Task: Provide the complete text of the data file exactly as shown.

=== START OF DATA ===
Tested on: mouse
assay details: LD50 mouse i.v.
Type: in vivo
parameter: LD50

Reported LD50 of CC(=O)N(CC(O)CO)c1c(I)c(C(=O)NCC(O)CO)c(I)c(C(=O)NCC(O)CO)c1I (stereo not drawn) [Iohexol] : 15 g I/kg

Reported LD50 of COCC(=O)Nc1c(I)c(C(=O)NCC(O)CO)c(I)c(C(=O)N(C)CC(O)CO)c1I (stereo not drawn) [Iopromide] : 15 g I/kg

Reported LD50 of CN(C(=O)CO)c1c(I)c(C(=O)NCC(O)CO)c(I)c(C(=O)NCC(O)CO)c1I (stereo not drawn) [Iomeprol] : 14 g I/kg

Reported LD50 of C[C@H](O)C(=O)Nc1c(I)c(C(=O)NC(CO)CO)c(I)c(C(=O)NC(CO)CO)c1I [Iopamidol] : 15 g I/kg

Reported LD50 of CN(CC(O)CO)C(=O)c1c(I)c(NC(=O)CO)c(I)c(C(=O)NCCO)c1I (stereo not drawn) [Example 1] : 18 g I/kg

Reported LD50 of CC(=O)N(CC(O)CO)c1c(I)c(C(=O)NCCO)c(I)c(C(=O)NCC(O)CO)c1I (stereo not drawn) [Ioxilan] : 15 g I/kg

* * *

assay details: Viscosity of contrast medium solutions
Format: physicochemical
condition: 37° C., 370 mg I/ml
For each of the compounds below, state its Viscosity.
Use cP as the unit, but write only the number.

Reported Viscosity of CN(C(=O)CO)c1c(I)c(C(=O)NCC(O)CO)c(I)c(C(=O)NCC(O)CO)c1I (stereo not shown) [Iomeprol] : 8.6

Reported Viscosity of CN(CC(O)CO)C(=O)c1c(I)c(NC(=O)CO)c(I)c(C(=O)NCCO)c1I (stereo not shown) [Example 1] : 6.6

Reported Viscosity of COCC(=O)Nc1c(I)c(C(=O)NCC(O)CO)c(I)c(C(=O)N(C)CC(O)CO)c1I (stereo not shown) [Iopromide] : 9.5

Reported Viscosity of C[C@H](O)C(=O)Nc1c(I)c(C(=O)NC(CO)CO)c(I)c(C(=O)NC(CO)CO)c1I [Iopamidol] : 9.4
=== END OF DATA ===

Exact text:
Tested on: mouse
assay details: LD50 mouse i.v.
Type: in vivo
parameter: LD50

Reported LD50 of CC(=O)N(CC(O)CO)c1c(I)c(C(=O)NCC(O)CO)c(I)c(C(=O)NCC(O)CO)c1I (stereo not drawn) [Iohexol] : 15 g I/kg

Reported LD50 of COCC(=O)Nc1c(I)c(C(=O)NCC(O)CO)c(I)c(C(=O)N(C)CC(O)CO)c1I (stereo not drawn) [Iopromide] : 15 g I/kg

Reported LD50 of CN(C(=O)CO)c1c(I)c(C(=O)NCC(O)CO)c(I)c(C(=O)NCC(O)CO)c1I (stereo not drawn) [Iomeprol] : 14 g I/kg

Reported LD50 of C[C@H](O)C(=O)Nc1c(I)c(C(=O)NC(CO)CO)c(I)c(C(=O)NC(CO)CO)c1I [Iopamidol] : 15 g I/kg

Reported LD50 of CN(CC(O)CO)C(=O)c1c(I)c(NC(=O)CO)c(I)c(C(=O)NCCO)c1I (stereo not drawn) [Example 1] : 18 g I/kg

Reported LD50 of CC(=O)N(CC(O)CO)c1c(I)c(C(=O)NCCO)c(I)c(C(=O)NCC(O)CO)c1I (stereo not drawn) [Ioxilan] : 15 g I/kg

* * *

assay details: Viscosity of contrast medium solutions
Format: physicochemical
condition: 37° C., 370 mg I/ml
For each of the compounds below, state its Viscosity.
Use cP as the unit, but write only the number.

Reported Viscosity of CN(C(=O)CO)c1c(I)c(C(=O)NCC(O)CO)c(I)c(C(=O)NCC(O)CO)c1I (stereo not shown) [Iomeprol] : 8.6

Reported Viscosity of CN(CC(O)CO)C(=O)c1c(I)c(NC(=O)CO)c(I)c(C(=O)NCCO)c1I (stereo not shown) [Example 1] : 6.6

Reported Viscosity of COCC(=O)Nc1c(I)c(C(=O)NCC(O)CO)c(I)c(C(=O)N(C)CC(O)CO)c1I (stereo not shown) [Iopromide] : 9.5

Reported Viscosity of C[C@H](O)C(=O)Nc1c(I)c(C(=O)NC(CO)CO)c(I)c(C(=O)NC(CO)CO)c1I [Iopamidol] : 9.4